The graphic, stylized aesthetic of Arts and Crafts lends itself beautifully to fine jewelry. Rings, pendants, and brooches are small, so their designs need to communicate themselves quickly. That’s why simple motifs such as flower petals and leaves work so well—they can double as naturalistic shapes that are appealing in their own right, as well as armatures for decoration, whether filled in with enamel or hammered to create surface patterns.
In England, the self-taught silversmith C. R. Ashbee, who established the Guild of Handicraft in 1888, used only a handful of elements to create his famous butterfly brooch, which was also available as a necklace. In his rendition, the insect’s blue enamel wings were complemented by dangling turquoise stones set within silver bands and suspended from silver chains. Ashbee inspired a generation of English Arts and Crafts jewelers, including Archibald Knox, who did some of his best work for the department store Liberty & Co., whose success in popularizing Arts and Crafts and, later, Art Nouveau styles eventually put Ashbee’s idealistic Guild out of business.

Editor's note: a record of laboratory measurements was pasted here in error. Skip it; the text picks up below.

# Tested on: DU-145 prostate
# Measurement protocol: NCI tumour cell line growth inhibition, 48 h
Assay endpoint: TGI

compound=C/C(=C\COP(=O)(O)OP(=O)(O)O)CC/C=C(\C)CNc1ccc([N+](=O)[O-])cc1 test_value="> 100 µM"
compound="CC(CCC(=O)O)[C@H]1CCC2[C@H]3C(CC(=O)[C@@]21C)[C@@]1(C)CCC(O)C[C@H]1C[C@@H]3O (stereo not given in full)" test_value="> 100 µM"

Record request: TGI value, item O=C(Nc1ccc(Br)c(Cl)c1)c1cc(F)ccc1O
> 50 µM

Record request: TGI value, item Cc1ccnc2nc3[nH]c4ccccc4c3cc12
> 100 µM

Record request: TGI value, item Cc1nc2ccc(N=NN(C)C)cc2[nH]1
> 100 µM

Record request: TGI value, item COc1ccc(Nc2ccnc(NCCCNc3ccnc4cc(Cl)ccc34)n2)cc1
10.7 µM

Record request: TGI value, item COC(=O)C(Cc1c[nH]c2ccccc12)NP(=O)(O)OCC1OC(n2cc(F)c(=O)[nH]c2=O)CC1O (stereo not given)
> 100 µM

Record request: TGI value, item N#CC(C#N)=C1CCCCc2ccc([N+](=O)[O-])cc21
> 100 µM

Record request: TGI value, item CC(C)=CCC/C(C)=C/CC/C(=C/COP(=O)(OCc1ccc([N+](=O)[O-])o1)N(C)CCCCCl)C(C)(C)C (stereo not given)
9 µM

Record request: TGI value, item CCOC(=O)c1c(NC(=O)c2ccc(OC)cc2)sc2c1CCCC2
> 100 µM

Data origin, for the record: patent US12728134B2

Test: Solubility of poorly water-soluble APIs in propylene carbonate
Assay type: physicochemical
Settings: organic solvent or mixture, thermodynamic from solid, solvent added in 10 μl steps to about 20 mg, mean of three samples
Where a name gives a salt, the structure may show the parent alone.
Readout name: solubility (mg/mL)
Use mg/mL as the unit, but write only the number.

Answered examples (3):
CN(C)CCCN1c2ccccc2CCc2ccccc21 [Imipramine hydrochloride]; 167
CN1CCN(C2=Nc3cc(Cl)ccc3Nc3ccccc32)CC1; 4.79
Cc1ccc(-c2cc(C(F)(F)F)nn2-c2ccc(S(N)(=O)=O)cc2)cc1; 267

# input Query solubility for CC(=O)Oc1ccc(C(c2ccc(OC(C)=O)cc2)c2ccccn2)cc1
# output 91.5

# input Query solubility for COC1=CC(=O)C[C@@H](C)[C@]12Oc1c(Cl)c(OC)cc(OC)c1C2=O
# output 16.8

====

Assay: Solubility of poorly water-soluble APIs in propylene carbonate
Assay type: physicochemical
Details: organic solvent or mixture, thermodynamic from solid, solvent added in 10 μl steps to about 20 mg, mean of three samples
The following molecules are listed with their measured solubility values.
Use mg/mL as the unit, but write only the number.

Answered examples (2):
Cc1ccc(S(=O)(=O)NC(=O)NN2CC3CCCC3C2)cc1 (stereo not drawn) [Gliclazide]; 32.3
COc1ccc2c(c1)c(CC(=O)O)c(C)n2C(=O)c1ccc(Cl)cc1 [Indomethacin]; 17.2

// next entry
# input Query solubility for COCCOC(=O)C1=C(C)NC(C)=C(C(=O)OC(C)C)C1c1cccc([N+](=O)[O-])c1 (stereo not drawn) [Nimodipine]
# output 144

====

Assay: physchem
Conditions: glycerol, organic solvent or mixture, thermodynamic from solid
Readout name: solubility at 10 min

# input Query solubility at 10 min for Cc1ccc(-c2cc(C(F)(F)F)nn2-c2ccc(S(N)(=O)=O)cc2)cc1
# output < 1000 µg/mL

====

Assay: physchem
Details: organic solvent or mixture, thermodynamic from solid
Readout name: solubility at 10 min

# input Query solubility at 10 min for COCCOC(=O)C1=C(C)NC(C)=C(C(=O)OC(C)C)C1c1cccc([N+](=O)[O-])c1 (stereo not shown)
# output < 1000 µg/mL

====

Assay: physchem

On the other side of the Atlantic, American jewelers produced handmade pieces using silver, semi-precious stones, and pearls. Boston-based Frank Gardner Hale, a protege of Ashbee, taught what he knew to Edward E. Oakes, who frequently worked with gold. Meanwhile, in Chicago, Clara Barck Welles and a handful of other female designers established the Kalo Shop, some of whose silver bracelets, belt buckles, and dress clips seemed to anticipate the tight geometric order of Art Deco.
Another Arts and Crafts jeweler of note from the early 20th century was Theodor Fahrner of Pforzheim, Germany. Inspired by the German and Austrian movement known as Jugenstil, Fahrner designed his geometric pieces for the masses, selling them at Liberty & Co. and Murrle Bennett & Co., both of London. Other important European designers of the era included Heinrich Levinger, Josef Hoffmann, and Kay Bojesen.